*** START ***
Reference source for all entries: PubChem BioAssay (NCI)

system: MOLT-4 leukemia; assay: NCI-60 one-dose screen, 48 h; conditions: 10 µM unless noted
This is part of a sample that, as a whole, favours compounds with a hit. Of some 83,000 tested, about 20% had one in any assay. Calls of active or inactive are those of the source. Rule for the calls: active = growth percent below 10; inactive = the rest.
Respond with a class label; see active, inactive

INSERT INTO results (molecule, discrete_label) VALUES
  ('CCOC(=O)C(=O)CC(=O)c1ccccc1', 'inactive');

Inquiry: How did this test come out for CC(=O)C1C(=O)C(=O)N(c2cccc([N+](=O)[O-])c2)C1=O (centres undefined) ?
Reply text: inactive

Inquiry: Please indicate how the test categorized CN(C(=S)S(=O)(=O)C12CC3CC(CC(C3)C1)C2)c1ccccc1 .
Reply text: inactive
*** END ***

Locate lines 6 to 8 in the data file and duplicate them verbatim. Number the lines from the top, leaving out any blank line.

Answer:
  ('CCOC(=O)C(=O)CC(=O)c1ccccc1', 'inactive');

Inquiry: How did this test come out for CC(=O)C1C(=O)C(=O)N(c2cccc([N+](=O)[O-])c2)C1=O (centres undefined) ?
Reply text: inactive